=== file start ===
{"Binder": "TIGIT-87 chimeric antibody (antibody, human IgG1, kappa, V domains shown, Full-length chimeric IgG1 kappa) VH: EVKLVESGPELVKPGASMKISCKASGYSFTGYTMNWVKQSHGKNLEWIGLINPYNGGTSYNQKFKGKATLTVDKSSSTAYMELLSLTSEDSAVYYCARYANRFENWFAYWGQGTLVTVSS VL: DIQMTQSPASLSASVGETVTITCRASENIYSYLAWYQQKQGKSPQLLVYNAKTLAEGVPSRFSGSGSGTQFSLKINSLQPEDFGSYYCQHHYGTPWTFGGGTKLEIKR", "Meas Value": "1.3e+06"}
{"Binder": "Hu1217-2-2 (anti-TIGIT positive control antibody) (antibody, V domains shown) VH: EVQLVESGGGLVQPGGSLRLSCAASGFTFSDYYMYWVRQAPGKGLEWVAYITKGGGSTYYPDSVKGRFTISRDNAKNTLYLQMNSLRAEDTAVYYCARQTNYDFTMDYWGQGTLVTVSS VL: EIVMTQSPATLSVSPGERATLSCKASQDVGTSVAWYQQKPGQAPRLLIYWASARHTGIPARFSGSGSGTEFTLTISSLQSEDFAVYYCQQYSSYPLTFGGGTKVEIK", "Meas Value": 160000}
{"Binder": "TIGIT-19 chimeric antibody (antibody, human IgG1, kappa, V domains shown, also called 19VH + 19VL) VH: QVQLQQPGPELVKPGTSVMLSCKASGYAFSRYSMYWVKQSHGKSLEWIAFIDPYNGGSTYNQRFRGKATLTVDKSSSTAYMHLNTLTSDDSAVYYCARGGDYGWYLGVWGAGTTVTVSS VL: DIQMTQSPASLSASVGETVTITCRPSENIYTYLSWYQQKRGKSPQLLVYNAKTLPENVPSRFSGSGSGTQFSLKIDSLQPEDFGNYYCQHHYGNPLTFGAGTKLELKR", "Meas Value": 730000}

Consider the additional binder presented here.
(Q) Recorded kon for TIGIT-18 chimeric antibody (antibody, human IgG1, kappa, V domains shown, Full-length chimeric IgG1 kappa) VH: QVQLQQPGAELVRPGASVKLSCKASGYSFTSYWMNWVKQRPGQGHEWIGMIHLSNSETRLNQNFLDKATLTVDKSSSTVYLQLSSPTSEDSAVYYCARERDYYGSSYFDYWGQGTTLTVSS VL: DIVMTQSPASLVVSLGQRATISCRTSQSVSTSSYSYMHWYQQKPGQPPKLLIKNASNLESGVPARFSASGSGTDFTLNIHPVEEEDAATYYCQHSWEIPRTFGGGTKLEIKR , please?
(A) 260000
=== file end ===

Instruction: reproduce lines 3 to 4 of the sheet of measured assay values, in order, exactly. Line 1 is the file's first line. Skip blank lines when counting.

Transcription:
{"Binder": "TIGIT-19 chimeric antibody (antibody, human IgG1, kappa, V domains shown, also called 19VH + 19VL) VH: QVQLQQPGPELVKPGTSVMLSCKASGYAFSRYSMYWVKQSHGKSLEWIAFIDPYNGGSTYNQRFRGKATLTVDKSSSTAYMHLNTLTSDDSAVYYCARGGDYGWYLGVWGAGTTVTVSS VL: DIQMTQSPASLSASVGETVTITCRPSENIYTYLSWYQQKRGKSPQLLVYNAKTLPENVPSRFSGSGSGTQFSLKIDSLQPEDFGNYYCQHHYGNPLTFGAGTKLELKR", "Meas Value": 730000}

Consider the additional binder presented here.